18-July-2008 -- Vatican Information Service |

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Road of Ecumenism Leads to Joint Eucharistic Celebration

VATICAN CITY, 18 JUL 2008 (VIS) - This morning, after celebrating Mass in the chapel of Cathedral House in Sydney, the Holy Father received in private audiences Marie Bashir, governor of New South Wales; Morris Iemma, premier of New South Wales, and Clover Moore, mayor of Sydney, each accompanied by members of their family.

Shortly before 10.30 a.m., Benedict XVI went to the crypt of St. Mary's Cathedral where he presided at an ecumenical meeting with 40 representatives of other Churches and Christian confessions, and with members of the New South Wales Ecumenical Council. Following introductory greetings from Cardinal George Pell, archbishop of Sydney, and Anglican Bishop Robert Forsyth of Sydney, the Pope pronounced an address:

"Australia is a country marked by much ethnic and religious diversity", he said, "a nation which recognises the importance of religious freedom. This is a fundamental right which ... allows citizens to act upon values which are rooted in their deepest beliefs, contributing thus to the well-being of society".

Benedict XVI mentioned the second millennium of the birth of St. Paul which the Church is celebrating this year, recalling how the Apostle of the Gentiles affirmed that through Baptism we become members of the Body of Christ. "This Sacrament, entryway to the Church and 'bond of unity'", said the Pope, "is the point of departure for the entire ecumenical movement. Yet it is not the final destination. The road of ecumenism ultimately points towards a common celebration of the Eucharist, which Christ entrusted to His Apostles as the Sacrament of the Church's unity par excellence".

"For this reason, a candid dialogue concerning the place of the Eucharist - stimulated by a renewed and attentive study of scripture, patristic writings, and documents from across the two millennia of Christian history - will undoubtedly help to advance the ecumenical movement and unify our witness to the world".

The ecumenical movement has, the Pope observed, "reached a critical juncture. To move forward, we must continually ask God to renew our minds with the Holy Spirit, Who speaks to us through the scriptures and guides us into all truth. We must guard against any temptation to view doctrine as divisive and hence an impediment to the seemingly more pressing and immediate task of improving the world in which we live".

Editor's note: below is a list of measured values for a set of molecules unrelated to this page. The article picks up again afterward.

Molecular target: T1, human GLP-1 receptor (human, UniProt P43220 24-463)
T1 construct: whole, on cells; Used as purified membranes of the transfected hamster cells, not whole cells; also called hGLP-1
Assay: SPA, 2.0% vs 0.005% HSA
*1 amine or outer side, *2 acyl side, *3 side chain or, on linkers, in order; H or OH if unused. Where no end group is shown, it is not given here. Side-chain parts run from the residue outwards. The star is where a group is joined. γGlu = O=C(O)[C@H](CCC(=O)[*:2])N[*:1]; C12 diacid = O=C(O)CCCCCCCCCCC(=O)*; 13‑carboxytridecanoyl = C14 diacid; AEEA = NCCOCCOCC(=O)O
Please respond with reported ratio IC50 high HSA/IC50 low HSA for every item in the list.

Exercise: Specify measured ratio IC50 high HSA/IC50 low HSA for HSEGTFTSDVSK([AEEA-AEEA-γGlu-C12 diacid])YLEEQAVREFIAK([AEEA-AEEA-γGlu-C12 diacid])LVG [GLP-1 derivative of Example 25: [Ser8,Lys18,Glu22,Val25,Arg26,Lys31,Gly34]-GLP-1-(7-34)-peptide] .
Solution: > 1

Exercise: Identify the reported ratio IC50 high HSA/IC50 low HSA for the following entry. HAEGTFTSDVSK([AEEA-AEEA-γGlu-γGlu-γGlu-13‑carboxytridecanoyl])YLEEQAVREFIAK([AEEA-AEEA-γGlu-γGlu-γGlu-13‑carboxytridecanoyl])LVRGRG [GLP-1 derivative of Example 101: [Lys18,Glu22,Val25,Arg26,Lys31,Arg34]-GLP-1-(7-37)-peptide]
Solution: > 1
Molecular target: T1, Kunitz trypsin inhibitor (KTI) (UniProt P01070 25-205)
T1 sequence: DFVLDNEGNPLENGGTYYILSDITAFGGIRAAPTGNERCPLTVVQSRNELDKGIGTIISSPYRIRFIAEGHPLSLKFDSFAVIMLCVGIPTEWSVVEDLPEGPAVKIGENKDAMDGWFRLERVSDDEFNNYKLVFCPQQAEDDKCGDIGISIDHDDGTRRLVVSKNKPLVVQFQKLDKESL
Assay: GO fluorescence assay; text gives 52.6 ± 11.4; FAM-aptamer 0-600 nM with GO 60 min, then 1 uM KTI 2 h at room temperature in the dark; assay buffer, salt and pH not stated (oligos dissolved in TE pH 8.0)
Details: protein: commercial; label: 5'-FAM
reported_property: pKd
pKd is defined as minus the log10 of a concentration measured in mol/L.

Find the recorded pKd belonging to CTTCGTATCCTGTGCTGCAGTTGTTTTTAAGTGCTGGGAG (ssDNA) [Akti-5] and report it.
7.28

"The more closely we strive for a deeper understanding of the divine mysteries, the more eloquently our works of charity will speak of God's bountiful goodness and love towards all. ... Ecumenical dialogue advances not only through an exchange of ideas but by a sharing in mutually enriching gifts. An 'idea' aims at truth; a 'gift' expresses love. Both are essential to dialogue. Opening ourselves to accept spiritual gifts from other Christians quickens our ability to perceive the light of truth which comes from the Holy Spirit.

"St. Paul", Pope Benedict added, "teaches that it is within the 'koinonia' of the Church that we have access to and the means of safeguarding the truth of the Gospel, for the Church is 'built upon the foundation of the apostles and prophets' with Jesus Himself as the cornerstone".

"Every element of the Church's structure is important, yet all of them would falter and crumble without the cornerstone Who is Christ. As 'fellow citizens' of the 'household of God', Christians must work together to ensure that the edifice stands strong so that others will be attracted to enter and discover the abundant treasures of grace within. As we promote Christian values, we must not neglect to proclaim their source by giving a common witness to Jesus Christ the Lord".

Following the ceremony, Benedict XVI went to the chapter house of the cathedral where he met with 40 representatives of other religions.

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